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College Interview Tips from the Experts | College Coach Blog

Ian Brook Fisher

Written by Ian Brook Fisheron August 20th, 2015

I began my career in admissions by walking backwards as a student intern, giving guided tours, interviewing students, and reading applications for my alma mater, Reed College. After graduating, I began full-time work in admissions, reading thousands of applications primarily from the Western United States, especially Texas, Arizona, and New Mexico. (I got to eat the best food on my travel!) In my last three years at Reed, I directed admissions for the entire continent of Asia and served as the director of marketing and communications for the admission office, honing our official voice for web, print, and social media. This helped me to develop a sharp eye for what works (and what doesn’t) in college essays. While Reed is not known (at all!) for sports, I was able to find my competitive outlet with the ultimate Frisbee team as a player and, when I graduated, a coach. After nine wonderful years at Reed, I left Portland to pursue a M.A. at the Stanford Graduate School of Education. When I graduated and joined College Coach, I was living in Palo Alto, California, an experience that helped me learn so much about the UC and CSU system and high school programs all around the Bay Area. In the end, I missed the rain too much, and moved back to Portland in the summer of 2016.
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How to Ace Tough College Interview Questions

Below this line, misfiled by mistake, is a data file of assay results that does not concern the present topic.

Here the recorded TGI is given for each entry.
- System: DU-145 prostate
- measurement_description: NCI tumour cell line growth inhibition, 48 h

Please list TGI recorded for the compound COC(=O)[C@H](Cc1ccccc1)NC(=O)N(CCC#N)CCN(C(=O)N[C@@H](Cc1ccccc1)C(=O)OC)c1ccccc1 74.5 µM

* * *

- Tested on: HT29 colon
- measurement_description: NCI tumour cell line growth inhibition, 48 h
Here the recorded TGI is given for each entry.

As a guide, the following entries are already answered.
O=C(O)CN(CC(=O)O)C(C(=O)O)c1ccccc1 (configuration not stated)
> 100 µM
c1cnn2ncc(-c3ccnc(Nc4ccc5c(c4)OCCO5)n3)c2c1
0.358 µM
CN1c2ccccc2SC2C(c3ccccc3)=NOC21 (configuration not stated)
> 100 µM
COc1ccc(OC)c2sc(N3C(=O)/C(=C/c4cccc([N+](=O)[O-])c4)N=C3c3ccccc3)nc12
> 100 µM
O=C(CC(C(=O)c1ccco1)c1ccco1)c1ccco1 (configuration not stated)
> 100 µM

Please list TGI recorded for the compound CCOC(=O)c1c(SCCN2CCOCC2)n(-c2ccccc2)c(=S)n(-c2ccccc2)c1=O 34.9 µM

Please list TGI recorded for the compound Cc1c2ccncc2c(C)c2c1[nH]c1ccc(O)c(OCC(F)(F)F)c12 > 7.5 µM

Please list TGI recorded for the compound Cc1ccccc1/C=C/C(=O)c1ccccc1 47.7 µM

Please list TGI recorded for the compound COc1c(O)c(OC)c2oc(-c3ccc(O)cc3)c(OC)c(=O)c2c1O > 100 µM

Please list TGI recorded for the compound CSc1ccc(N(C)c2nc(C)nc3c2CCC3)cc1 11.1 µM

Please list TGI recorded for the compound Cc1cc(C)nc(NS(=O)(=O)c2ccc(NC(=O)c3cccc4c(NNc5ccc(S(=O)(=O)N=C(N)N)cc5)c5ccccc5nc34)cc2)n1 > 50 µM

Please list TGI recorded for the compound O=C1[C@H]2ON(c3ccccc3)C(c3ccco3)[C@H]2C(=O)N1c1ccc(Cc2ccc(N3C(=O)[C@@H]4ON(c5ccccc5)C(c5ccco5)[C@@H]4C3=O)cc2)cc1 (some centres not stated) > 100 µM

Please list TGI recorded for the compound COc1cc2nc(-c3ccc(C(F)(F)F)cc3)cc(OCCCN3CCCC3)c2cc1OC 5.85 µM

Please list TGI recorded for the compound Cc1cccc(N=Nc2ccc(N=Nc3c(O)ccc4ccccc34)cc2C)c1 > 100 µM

In my time spent as a senior admissions officer at Reed College, I must have interviewed hundreds of students. And I asked weird questions, too. What would be your useless superpower? Is math discovered or invented? If you had one question for God, what would it be? Sub-question: Would you rather he give you the answer to your question or tell you the question you should have asked? My goal was to keep students on their toes, then to catch them off guard, and then, when their expectations had been flipped upside-down, I would find out who they really were. Most interviewers won’t ask questions quite as odd as the ones I used to ask, but their objective is largely the same: get a sense of the student's personality and style of engagement. We’re trying to figure out what kind of contributions a student will make to our community, how he will conduct himself in the classroom, and the kind of friend and roommate he will be. You can bet an admissions officer won’t ask for answers to these questions directly, and so they have to gauge a student’s impact indirectly, through relevant (or irrelevant!) questions. What you say in a college interview isn’t quite as important as how you say it. The truth is that admissions officers will usually pay more attention to the manner in which students respond than the responses themselves. How does she engage with my questions? Does she try to form a conversation with me? Does she stop to consider a challenging question or blaze right ahead without any idea where she’s headed? Is she comfortable saying she doesn't know? Is she prepared? To put herself in a good position, a student should know the institution well ahead of time and be able to say why she is interested in attending. He or she should also be able to speak about his academic history and academic interests: the best and worst things about his high school; his favorite and least favorite classes; his intended major or area of interest; interesting ideas he's explored in the academic field. All of these are subject areas that an interviewer might touch upon. And then again, they may never come up. It's also good for students to be prepared to talk about what they do outside of class, formally and informally. Admissions officers want to know where students spend the free time that they have. Do you like to read? Great! What was the last book you read for fun? Are you actively involved in community service? Cool! Tell me the project you did last year where you felt you made the greatest impact. Do you develop projects and collaborate with your peers? Tell me about some of your challenges working with others on a group project. Students should be able to talk about their interests and passions, leaving aside those that might not portray them in the best light (video games!) and instead talking about those that show them at their best (programming or game design!). Finally, every student should prepare to ask a few questions about the institution itself, questions that couldn't be answered by a cursory search on the web. Ask things that make use of the expertise of the interviewer (whether professional staff, student, or alumnus), and try to get their personal opinion about the culture and offerings of the school. A well prepared interviewee will be curious, engaged, and as invested in the quality of the conversation as the interviewer. Students most successful here tend to be the ones who enter the interview with the right mindset, not necessarily those with the best pre-rehearsed answers. Think about your upcoming interview as a respectful and engaging conversation, and prepare accordingly. That’s the best advice I can give. New Call-to-Action


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